Coach’s Corner: Getting to know Coach Todd McGee
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“AHS is a great place to teach and work,” were Coach Todd McGee’s thoughts on being in Adamsville. “We all treat each other like family. I have had folks put out feelers to me to determine if I had interest in other jobs, but I haven’t ever considered leaving AHS.”
McGee was born and raised in Lexington, Ala. where he attended Lexington High School. Todd played baseball, basketball and football, graduating in 1984.
Next stop for Todd was Northwest Alabama Junior College in Phil Campbell, Ala., where he continued to play baseball. He continued his baseball career next while studying at Calhoun Community College in Decatur, Ala.
McGee received his degree in Math Education from Athens State in Athens, Ala. in 1992.
First stop in his teaching/coaching career was at Hardin County High School in 1992, followed by stints at Lauderdale County, Ala., Collinwood, Tenn. and Memphis Catholic.
Todd finally found a home at AHS in 1998 and was in his current positions of Head Coach in Girls’ Softball and Girls’ Basketball by 1999. McGee currently teaches Algebra 1.
McGee, 45, resides just outside Savannah in the Mt. Herman community with his wife since 1995, Carma, an attorney, and children Sarah Beth, 8, and Caleb, 7.
Sarah Beth is involved in gymnastics, basketball and softball while Caleb plays baseball and basketball.
Todd’s free time is spent with his family, coaching his kids in sports, playing golf and buying and selling football tickets for both college and professional football games.
We next asked Coach McGee several rapid fire questions as follows:
Q. When did you know you wanted to coach?
A. In ninth or tenth grade in high school. I had some really good coaches and I just thought coaching would continue to give me a connection to sports.
Q. Who inspired you to get in to coaching?
A. Three of my high school coaches; Coach Wayne Bailey who actually tried to talk me out of becoming a coach, Coach Billy Snyder and Coach J.T. Weeks.
Q. Who have been the most influential people in your life?
A. My parents, Jimmy and Betty McGee. They pushed me in the right direction and told me things would not always go the way I wanted them to. They put me in a position to succeed and made it possible for me to participate in sports.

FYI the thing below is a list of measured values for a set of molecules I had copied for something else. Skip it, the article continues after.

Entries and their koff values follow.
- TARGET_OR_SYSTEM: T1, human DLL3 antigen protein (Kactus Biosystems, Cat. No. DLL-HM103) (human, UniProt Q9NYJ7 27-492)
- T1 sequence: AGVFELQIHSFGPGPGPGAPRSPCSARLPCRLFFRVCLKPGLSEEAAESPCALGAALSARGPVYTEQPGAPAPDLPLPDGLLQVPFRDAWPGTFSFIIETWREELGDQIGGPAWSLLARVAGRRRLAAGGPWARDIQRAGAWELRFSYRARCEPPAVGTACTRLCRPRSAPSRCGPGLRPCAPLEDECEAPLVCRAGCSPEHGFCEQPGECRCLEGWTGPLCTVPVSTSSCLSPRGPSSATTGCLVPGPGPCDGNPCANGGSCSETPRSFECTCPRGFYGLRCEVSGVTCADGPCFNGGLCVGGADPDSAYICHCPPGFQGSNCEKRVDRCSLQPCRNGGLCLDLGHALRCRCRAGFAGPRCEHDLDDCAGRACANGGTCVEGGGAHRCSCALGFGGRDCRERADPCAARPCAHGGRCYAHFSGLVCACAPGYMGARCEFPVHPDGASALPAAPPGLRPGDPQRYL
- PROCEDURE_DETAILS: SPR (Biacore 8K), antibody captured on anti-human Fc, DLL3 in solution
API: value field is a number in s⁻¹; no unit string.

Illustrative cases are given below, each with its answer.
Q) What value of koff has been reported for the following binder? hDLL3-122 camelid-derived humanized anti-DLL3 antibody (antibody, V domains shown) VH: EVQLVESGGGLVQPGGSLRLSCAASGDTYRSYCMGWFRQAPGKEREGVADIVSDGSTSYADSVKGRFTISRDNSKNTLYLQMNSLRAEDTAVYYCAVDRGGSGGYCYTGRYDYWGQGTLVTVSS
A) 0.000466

Q. Do you try to emulate any other coaches?
A. Not really. You have to do what works for you and be your own person. I have picked up a little bit from a whole lot of folks. You have to be consistent in the way you treat people and players.
Q. What role do you think coaches play in the lives of young people today?
A. A lot of times during the season we see the kids more than they see their families. You need to be there for the kids. With some kids leaving each season and a new group coming on board, it is almost like you get a whole new family every year.
Q. What is your favorite thing about coaching?
A. Winning a big game. Seeing my players succeed. Seeing the excitement on the court/field and in the stands when the team has a big moment. Crowd involvement is huge.
Q. What is your least favorite thing about coaching?
A. Time away from my family.
Q. What is your most memorable moment in your coaching career up till now?
A. In 2001 when we went to my first state tournament in softball. I knew we were pretty good, but it took a while to sink in. In 2007-2008 we won the District Tournament in basketball.
Q. If you could spend an evening with any three people on earth, past or present, who would it be and why?
A. Bear Bryant-He was always able to win whether he had the best talent or not. He was hardnosed but his players respected him.
John Wooden-To get a different perspective on things. He was always calm and cool but he had an amazing career as a coach.
My late cousin Dennis McGee-We used to go deep-sea fishing and had a lot of good times. He was my closest cousin, and his father was my closest uncle.
Q. What advice would you give to others considering a career in coaching?
A. It would be an excellent decision if you are willing to put in the time it requires. The teaching side of it comes first, and it gets more difficult each year. A few of the girls I coach told me they want to teach and coach-I told them to be sure that is what they want to do.
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